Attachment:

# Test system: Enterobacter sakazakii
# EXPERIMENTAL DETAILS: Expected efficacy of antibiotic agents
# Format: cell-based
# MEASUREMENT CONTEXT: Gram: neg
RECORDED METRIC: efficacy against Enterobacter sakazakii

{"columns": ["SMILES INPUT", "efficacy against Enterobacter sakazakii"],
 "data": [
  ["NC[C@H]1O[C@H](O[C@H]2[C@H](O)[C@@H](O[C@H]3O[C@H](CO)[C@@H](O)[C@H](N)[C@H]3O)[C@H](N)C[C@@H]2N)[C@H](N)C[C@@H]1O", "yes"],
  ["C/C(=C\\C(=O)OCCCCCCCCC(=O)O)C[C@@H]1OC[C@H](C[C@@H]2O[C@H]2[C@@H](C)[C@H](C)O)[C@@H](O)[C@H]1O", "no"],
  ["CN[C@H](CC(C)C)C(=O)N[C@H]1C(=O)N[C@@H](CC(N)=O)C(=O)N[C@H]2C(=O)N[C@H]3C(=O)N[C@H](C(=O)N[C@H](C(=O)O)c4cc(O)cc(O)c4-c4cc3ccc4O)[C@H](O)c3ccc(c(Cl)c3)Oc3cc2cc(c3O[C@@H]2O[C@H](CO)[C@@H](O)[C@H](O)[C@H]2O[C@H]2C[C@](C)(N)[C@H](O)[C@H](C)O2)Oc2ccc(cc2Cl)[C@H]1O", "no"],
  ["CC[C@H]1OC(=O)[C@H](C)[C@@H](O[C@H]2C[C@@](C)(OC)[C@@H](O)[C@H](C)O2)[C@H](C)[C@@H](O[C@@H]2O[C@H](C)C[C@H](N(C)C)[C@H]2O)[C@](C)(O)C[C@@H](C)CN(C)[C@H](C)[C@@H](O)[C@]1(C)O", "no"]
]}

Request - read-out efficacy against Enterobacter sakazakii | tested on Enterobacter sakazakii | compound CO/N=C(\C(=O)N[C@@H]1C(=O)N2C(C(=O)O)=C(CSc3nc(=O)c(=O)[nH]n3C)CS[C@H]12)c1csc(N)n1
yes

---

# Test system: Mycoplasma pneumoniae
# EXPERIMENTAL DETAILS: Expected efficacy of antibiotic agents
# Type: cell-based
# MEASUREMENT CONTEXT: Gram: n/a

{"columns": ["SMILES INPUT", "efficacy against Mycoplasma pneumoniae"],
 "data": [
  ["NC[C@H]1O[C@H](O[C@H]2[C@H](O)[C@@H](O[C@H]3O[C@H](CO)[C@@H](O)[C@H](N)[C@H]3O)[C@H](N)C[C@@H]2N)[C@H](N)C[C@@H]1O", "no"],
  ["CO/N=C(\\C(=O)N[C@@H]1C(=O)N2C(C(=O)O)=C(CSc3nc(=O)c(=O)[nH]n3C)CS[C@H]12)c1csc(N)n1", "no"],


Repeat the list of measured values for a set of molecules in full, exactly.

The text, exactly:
# Test system: Enterobacter sakazakii
# EXPERIMENTAL DETAILS: Expected efficacy of antibiotic agents
# Format: cell-based
# MEASUREMENT CONTEXT: Gram: neg
RECORDED METRIC: efficacy against Enterobacter sakazakii

{"columns": ["SMILES INPUT", "efficacy against Enterobacter sakazakii"],
 "data": [
  ["NC[C@H]1O[C@H](O[C@H]2[C@H](O)[C@@H](O[C@H]3O[C@H](CO)[C@@H](O)[C@H](N)[C@H]3O)[C@H](N)C[C@@H]2N)[C@H](N)C[C@@H]1O", "yes"],
  ["C/C(=C\\C(=O)OCCCCCCCCC(=O)O)C[C@@H]1OC[C@H](C[C@@H]2O[C@H]2[C@@H](C)[C@H](C)O)[C@@H](O)[C@H]1O", "no"],
  ["CN[C@H](CC(C)C)C(=O)N[C@H]1C(=O)N[C@@H](CC(N)=O)C(=O)N[C@H]2C(=O)N[C@H]3C(=O)N[C@H](C(=O)N[C@H](C(=O)O)c4cc(O)cc(O)c4-c4cc3ccc4O)[C@H](O)c3ccc(c(Cl)c3)Oc3cc2cc(c3O[C@@H]2O[C@H](CO)[C@@H](O)[C@H](O)[C@H]2O[C@H]2C[C@](C)(N)[C@H](O)[C@H](C)O2)Oc2ccc(cc2Cl)[C@H]1O", "no"],
  ["CC[C@H]1OC(=O)[C@H](C)[C@@H](O[C@H]2C[C@@](C)(OC)[C@@H](O)[C@H](C)O2)[C@H](C)[C@@H](O[C@@H]2O[C@H](C)C[C@H](N(C)C)[C@H]2O)[C@](C)(O)C[C@@H](C)CN(C)[C@H](C)[C@@H](O)[C@]1(C)O", "no"]
]}

Request - read-out efficacy against Enterobacter sakazakii | tested on Enterobacter sakazakii | compound CO/N=C(\C(=O)N[C@@H]1C(=O)N2C(C(=O)O)=C(CSc3nc(=O)c(=O)[nH]n3C)CS[C@H]12)c1csc(N)n1
yes

---

# Test system: Mycoplasma pneumoniae
# EXPERIMENTAL DETAILS: Expected efficacy of antibiotic agents
# Type: cell-based
# MEASUREMENT CONTEXT: Gram: n/a

{"columns": ["SMILES INPUT", "efficacy against Mycoplasma pneumoniae"],
 "data": [
  ["NC[C@H]1O[C@H](O[C@H]2[C@H](O)[C@@H](O[C@H]3O[C@H](CO)[C@@H](O)[C@H](N)[C@H]3O)[C@H](N)C[C@@H]2N)[C@H](N)C[C@@H]1O", "no"],
  ["CO/N=C(\\C(=O)N[C@@H]1C(=O)N2C(C(=O)O)=C(CSc3nc(=O)c(=O)[nH]n3C)CS[C@H]12)c1csc(N)n1", "no"],